The deal attracted strong interest from a diverse group of conventional and green investors: Asian institutional investors were allocated 65% of the total, investors from Europe were allocated 20% and US investors received 15% of the total.
In this sense, the HKSAR Government published its Green Bond Framework in 2019, which sets out how green bond proceeds will be used to fund projects that will improve the environment and facilitate the transition to a low carbon economy.
Undoubtedly, Hong Kong is striving to become a hub for green finance. As stated by Hong Kong´s Chief Executive Carrie Lam Cheng Yuet-ngor on her remarks at the Hong Kong Quality Assurance Agency Online Symposium – Sustainable Finance Hong Kong 2020 on October 23, “many global problems that governments around the world are coping with call for sustainable development. To name a few, climate change, water shortage, food supply and as illustrated by the COVID-19 pandemic, public health. Sustainable development needs funding and investment and we are seeing growing demands for financial options and solutions. (…) Being an international financial centre, Hong Kong is well positioned to offer the needed financial services and capture the opportunities available.”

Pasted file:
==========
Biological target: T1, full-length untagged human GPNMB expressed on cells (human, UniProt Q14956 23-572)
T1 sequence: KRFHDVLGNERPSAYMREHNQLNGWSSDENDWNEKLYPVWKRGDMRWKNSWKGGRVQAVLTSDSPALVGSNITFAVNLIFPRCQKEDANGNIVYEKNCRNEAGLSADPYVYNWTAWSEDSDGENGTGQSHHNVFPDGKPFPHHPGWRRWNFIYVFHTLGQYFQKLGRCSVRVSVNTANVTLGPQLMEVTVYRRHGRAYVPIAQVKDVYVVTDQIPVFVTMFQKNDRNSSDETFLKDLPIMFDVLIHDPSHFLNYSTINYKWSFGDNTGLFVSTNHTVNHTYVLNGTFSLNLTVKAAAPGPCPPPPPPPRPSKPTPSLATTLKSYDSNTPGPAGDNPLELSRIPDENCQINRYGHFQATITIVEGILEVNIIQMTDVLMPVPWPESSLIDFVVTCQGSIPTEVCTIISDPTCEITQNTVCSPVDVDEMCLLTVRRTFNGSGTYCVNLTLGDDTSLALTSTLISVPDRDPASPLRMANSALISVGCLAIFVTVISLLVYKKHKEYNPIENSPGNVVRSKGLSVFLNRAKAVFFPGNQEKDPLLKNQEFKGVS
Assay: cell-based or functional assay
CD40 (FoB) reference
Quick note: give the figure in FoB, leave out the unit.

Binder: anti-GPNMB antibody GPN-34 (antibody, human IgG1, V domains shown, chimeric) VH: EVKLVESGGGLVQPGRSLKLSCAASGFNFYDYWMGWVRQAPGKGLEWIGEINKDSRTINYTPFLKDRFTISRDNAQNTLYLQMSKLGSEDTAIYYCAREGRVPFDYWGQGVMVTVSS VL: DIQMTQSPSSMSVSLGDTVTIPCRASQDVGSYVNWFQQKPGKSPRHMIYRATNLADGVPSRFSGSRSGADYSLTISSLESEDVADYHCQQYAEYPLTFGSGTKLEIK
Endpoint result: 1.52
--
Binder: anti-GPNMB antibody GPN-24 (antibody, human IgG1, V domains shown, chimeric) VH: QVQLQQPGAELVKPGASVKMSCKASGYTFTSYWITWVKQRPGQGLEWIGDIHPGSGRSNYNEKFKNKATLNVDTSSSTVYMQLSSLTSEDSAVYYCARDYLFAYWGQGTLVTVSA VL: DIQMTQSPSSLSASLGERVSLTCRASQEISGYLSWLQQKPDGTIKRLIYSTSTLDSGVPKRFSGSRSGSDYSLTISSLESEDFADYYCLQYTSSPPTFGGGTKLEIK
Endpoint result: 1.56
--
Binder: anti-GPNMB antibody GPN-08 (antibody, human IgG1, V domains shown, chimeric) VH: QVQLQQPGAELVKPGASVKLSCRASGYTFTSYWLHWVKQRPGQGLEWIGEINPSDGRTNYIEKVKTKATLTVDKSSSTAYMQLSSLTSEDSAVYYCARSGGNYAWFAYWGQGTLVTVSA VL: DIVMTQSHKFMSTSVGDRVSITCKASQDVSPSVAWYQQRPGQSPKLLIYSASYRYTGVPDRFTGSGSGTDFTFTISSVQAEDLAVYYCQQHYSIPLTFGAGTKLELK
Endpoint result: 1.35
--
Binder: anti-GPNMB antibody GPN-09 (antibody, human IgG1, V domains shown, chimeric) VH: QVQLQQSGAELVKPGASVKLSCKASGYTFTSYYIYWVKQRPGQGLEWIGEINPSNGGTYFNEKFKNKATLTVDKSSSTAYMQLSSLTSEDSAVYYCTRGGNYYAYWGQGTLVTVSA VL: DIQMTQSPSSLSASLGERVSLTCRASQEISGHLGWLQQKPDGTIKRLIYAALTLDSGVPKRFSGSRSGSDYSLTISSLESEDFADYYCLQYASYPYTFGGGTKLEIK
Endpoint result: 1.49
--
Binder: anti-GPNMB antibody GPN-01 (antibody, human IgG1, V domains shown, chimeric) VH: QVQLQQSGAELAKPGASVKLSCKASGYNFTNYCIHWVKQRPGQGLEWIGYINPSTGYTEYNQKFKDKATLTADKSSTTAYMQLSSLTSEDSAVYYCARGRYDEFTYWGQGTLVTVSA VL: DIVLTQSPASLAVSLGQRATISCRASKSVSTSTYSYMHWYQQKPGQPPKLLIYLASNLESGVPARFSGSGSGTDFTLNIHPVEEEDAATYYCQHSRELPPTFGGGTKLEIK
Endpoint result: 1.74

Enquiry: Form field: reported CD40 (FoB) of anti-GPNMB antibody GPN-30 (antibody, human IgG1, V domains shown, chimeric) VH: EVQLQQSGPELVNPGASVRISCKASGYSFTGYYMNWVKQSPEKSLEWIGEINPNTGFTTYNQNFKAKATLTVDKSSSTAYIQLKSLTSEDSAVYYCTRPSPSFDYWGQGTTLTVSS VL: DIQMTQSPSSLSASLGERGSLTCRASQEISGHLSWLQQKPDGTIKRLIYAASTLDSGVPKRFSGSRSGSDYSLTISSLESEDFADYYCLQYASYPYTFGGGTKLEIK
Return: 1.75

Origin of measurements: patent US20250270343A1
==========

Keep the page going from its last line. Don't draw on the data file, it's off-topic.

Furthermore, Hong Kong is in a perfect position to leverage its involvement in the Greater Bay Area (GBA) blueprint to serve as the GBA Green Finance Centre.
What about Macau, though?
As I mentioned before, Macau´s green finance scene is not as advanced as Hong Kong´s one, even though there have been some movements in this area. For example, in October 2019 In October, the Bank of China in Macau carried out ‘green’ bond issues worth RMB 7 billion (US$876.8 million) in three currencies (dollar, euro and renminbi).
Given the fact that the Macau Government promotes economic diversification and at the same time advocates low-carbon and sustainable development, green finance would be a very interesting area for Macau to focus as part of its future shift towards finance. In this sense, green finance has been pointed out by the Macau authorities as one of the bets for a future renminbi stock market to develop “a modern financial industry, diversification of the economy and strengthening cooperation projects between China and Portuguese-speaking countries”.
Therefore, Macau should leverage its belonging in the Portuguese-speaking world to try to take advantage of the many opportunities offered by Green Finance.
To sum up, the COVID-19 pandemic has shown the world that the need for a more sustainable future is real and immediate, therefore green finance is more necessary than ever. Hong Kong is already becoming a very important hub for green finance and it should keep moving forward, whereas Macau is at an early stage in this area, compared to HK, but it has plenty of room to grow as well, given Macau´s current focus in finance and given Macau´s connection with the Portuguese-speaking world.
The author works as a FinTech Advisor and Researcher. He holds an MBA and a doctorate in Hong Kong real estate law and economics. He has worked as a business analyst for a Hong Kong publicly listed company and he has given seminars at HKU on Shadow Banking in China and at several universities in Macau on China´s new digital yuan. He is currently a member of the Blockchain, Digital Banking and Greater Bay Area Committees at the Fintech Association of Hong Kong (FTAHK).